business news in context, analysis with attitude

by Kevin Coupe

There is a really good piece by retail futurist Doug Stephens in Business of Fashion that recalls Ron Johnson’s aborted attempt to re-engineer the economics and culture at JC Penney. Stephens argues that while Johnson’s approach to change management may have been ill-conceived, he understood something important and essentially true - that “in order for the new JCPenney to be born, the old JCPenney had to die. In order to pump oxygen into an entirely new era of department store retailing, he would have to once and for all turn off the respirator that was keeping this old brand barely alive.”

It was, Stephens suggests, an approach that almost had to fail since customers, shareholders and JC Penney’s board didn’t “have the stomach for what Johnson would ultimately have to do in order to revive the ailing retailer.”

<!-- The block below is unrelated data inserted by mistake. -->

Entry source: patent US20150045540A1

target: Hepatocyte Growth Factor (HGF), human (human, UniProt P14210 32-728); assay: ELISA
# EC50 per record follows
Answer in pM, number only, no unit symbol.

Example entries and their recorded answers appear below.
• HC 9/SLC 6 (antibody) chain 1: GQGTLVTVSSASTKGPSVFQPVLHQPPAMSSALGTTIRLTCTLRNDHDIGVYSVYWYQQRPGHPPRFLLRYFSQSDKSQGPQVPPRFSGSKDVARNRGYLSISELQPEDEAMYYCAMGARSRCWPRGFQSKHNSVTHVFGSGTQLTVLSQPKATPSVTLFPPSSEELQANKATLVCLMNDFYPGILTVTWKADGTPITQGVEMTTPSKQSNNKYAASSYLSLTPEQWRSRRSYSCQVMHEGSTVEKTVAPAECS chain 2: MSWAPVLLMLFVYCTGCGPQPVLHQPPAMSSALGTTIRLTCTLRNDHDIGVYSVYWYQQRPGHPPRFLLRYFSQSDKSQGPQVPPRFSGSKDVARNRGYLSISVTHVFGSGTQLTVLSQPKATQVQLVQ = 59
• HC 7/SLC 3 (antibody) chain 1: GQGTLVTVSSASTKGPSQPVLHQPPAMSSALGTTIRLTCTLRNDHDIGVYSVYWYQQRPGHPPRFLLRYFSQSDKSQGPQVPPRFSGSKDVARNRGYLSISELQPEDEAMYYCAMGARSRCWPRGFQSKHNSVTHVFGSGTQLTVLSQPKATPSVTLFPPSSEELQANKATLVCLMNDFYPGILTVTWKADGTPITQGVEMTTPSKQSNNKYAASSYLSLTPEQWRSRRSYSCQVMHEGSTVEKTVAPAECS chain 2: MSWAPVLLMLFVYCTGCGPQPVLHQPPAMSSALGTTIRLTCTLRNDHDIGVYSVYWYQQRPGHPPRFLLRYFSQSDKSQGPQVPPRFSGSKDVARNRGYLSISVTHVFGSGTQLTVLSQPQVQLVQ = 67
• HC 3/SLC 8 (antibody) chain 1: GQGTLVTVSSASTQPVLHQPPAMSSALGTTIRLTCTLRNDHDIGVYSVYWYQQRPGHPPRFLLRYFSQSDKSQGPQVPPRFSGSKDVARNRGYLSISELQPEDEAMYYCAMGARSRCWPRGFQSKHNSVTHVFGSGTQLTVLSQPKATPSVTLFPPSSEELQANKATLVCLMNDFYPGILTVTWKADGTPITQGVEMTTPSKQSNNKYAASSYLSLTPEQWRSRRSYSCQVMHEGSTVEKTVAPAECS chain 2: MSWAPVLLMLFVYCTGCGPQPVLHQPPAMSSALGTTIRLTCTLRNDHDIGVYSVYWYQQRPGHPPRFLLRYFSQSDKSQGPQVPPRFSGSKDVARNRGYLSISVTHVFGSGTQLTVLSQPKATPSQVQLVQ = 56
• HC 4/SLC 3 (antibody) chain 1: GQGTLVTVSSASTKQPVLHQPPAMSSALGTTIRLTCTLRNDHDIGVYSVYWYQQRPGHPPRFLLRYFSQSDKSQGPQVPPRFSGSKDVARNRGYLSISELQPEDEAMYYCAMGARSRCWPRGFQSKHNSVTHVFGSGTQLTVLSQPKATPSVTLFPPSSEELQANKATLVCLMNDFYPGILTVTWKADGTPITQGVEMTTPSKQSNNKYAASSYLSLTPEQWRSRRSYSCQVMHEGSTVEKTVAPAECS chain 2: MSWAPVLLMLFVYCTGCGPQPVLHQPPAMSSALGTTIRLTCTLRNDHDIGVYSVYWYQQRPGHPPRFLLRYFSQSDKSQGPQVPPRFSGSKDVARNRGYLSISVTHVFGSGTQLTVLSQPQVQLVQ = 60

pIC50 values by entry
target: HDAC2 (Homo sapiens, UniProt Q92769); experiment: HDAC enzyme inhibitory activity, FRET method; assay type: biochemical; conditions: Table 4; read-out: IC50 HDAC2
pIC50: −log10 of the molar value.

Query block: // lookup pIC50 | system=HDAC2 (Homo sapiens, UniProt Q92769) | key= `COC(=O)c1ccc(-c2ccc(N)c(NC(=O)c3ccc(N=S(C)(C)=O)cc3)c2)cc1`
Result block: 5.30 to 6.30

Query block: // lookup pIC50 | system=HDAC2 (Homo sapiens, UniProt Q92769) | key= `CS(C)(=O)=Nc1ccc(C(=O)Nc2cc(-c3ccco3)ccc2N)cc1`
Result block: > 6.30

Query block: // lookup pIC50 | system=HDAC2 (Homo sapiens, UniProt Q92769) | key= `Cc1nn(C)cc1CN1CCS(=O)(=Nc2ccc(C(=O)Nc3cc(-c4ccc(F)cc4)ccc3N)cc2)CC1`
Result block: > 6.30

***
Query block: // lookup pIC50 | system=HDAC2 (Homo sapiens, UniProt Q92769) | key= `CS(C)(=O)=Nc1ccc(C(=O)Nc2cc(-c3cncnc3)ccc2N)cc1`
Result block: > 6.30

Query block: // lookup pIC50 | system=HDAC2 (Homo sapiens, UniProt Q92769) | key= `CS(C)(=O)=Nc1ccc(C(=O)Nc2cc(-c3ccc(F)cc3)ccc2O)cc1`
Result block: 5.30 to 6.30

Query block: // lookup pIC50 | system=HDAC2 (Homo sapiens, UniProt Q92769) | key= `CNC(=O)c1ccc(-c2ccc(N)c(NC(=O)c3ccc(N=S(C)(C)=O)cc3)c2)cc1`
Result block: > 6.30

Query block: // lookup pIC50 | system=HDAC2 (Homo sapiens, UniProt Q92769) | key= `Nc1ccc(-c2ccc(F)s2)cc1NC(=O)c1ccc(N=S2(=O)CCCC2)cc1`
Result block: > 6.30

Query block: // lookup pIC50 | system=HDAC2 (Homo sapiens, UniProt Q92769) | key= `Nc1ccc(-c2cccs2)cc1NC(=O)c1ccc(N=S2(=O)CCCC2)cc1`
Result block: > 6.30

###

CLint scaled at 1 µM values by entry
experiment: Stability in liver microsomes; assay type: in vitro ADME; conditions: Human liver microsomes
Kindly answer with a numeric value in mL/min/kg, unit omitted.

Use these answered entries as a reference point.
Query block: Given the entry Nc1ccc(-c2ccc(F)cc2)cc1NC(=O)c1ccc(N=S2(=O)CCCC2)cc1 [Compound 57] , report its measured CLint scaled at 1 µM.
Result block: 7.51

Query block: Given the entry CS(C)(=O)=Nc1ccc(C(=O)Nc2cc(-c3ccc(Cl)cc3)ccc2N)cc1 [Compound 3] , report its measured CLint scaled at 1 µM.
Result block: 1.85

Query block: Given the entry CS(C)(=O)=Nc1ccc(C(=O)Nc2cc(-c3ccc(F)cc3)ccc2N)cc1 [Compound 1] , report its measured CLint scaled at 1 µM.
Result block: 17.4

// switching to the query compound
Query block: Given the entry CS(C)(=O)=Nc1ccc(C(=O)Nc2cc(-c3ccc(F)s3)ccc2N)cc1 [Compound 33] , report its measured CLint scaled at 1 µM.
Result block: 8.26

He goes on: “It’s six years later and a similar malaise poisons the broader retail industry. Everyone is talking about the need for disruption, innovation and change, yet most stop well short of actually doing anything about it. Many retail brands talk about game-changing innovation but what we see are lukewarm iterations of existing concepts and old ideas. Retailers, it seems, lack the will or sense of urgency to effect significant and radical change.” And Stephens writes that too many retailers and even pundits believe that while there’s a lot of tumult in retailing, “the sky isn’t falling and we need not be overly concerned.”

Stephens believes that there are fundamental and revolutionary changes taking place in retail, and argues that “until we let go of the old era we can never fully move forward into a bright new age. If we really want to save retail, we’ve got to let it die.”

It is a really good piece that you should read here. And it definitely is an Eye-Opener.

(BTW…extra credit for readers who get the movie reference in the headline.)
KC's View: